The Environmental Protection Agency (EPA) is working to reduce six per- and polyfluoroalkyl substances (PFAS) in drinking water. PFAS, also known as “forever chemicals,” are a notorious class of toxic compounds that have garnered widespread concern. Studies have linked PFAS to many health problems, including cancer, immune system dysfunction, and developmental issues.
These chemicals are found in several products, including firefighting foam, non-stick cookware, food packaging, and stain-resistant fabrics, leading to widespread contamination. Firefighting foam lawsuits and PFAS water contamination lawsuits have highlighted the need for stricter regulations and the importance of holding companies accountable for their role in this environmental and public health crisis.
The History of PFAS
Per- and polyfluoroalkyl substances (PFAS) are a large group of human-made chemicals used extensively since the 1940s. The 3M Company was the first to manufacture PFAS in the 1930s for nonstick and waterproof coatings. PFAS have since expanded to various products due to their heat, stain, and water resistance. Everyday items, such as non-stick cookware, food packaging, stain and water-resistant clothing, and cleaning products, contain PFAS.
PFAS do not break down easily and can persist in the environment and the human body for decades. Additionally, they can bioaccumulate, meaning these chemicals build up in living organisms over time. Scientists have nicknamed PFAS “forever chemicals” since they are very challenging to clean up and remove.
PFAS: A Public Health Hazard
It is nearly impossible to entirely avoid exposure to PFAS because these harmful chemicals are so pervasive. Common sources of PFAS exposure are contaminated drinking water, food, soil, and consumer products such as carpets, clothing, and cosmetics. Even breastfeeding, one of the most crucial periods of early childhood development, has also been identified as a potential source of exposure to PFAS.
Individuals exposed to PFAS may develop cancer, liver and thyroid damage, birth defects, immune system disorders, and infertility. Given the severe health risks related to PFAS exposure, the EPA has proposed new regulations for PFAS in drinking water.
Lawsuits concerning “forever chemicals” have been steadily growing. As more evidence of the long-lasting health effects of PFAS has become available, more people are stepping forward. PFAS are at the center of firefighting foam lawsuits and PFAS water contamination lawsuits nationwide.
Firefighters, service members, and civilians exposed to PFAS in aqueous film-forming foam (AFFF) are filing claims against manufacturers like 3M and DuPont. AFFF is a fire suppressant that can rapidly extinguish petroleum-based fires. Manufacturers have added PFAS to firefighting foam so the foam can cover a large area and cool the fire. PFAS in firefighting foam increase the risk of firefighters developing cancer or other health problems. However, firefighting foam can impact civilians because these chemicals can easily leach into soil and groundwater, contaminating water supplies.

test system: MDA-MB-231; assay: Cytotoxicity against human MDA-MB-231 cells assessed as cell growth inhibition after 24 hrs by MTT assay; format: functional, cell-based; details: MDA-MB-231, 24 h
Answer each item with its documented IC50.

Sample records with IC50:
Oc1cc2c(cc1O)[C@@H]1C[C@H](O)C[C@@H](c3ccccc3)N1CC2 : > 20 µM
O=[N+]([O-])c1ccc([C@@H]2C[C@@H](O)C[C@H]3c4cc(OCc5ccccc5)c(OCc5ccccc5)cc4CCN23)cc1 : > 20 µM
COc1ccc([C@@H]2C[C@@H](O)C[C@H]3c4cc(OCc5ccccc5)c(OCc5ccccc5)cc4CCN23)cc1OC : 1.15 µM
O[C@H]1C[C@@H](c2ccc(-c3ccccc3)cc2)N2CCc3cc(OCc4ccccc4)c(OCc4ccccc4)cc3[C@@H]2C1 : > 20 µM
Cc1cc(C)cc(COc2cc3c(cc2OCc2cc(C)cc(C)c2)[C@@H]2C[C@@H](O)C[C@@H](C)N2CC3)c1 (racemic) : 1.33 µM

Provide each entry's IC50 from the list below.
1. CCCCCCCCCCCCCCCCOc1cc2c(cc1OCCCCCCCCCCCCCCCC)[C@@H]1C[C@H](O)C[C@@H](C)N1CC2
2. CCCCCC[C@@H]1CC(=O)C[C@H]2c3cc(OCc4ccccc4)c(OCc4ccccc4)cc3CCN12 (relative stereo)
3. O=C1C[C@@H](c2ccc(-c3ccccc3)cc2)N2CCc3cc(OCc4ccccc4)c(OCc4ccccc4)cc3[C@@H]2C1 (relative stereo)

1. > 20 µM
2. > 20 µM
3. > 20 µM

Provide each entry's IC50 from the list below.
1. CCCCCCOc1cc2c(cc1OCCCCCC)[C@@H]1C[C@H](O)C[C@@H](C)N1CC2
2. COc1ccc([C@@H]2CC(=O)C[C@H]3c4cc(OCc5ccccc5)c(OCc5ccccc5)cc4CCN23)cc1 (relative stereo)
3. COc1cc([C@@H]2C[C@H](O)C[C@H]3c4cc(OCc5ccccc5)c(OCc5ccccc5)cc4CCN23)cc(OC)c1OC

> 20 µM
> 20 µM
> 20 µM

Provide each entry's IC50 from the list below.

States, including Maryland, Colorado, Wisconsin, Michigan, Illinois, and California, have filed PFAS water contamination lawsuits against PFAS manufacturers for allegedly polluting waterways and water systems. These states have reportedly spent millions attempting to rectify the extensive PFAS contamination that has jeopardized the health of citizens and natural resources.
EPA’s National Primary Drinking Water Standards for PFAS
The EPA hopes to establish enforceable levels of PFAS through its National Primary Drinking Water Regulation (NPDWR). Creating maximum contaminant levels for PFAS will improve water quality and protect the health and lives of the public. Scientists have identified more than 9,000 PFAS, but the NPDWR focuses on six:
- Perfluorooctanoic acid (PFOA)
- Perfluorooctane sulfonic acid (PFOS)
- Perfluorononanoic acid (PFNA)
- Hexafluoropropylene oxide dimer acid (HFPO-DA, commonly known as GenX Chemicals), perfluorohexane sulfonic acid (PFHxS)
- Perfluorobutane sulfonic acid (PFBS)
Below is the EPA’s chart regarding the maximum contaminant level goals and the proposed enforceable levels.
|Type of PFAS||EPA Maximum Level Goal||Proposed Enforceable Levels|
|PFOA||0||4.0 parts per trillion (ppt)|
|PFNA||1.0 (unitless)||1.0 (unitless)|
|GenX Chemicals||1.0 (unitless)||1.0|
The EPA also noted it would also require public water systems to:
- Monitor for these PFAS
- Notify the public of the levels of these PFAS
- Reduce the levels of these PFAS in drinking water if they exceed the proposed standards
The EPA hopes to finalize the PFAS regulation by the end of 2023.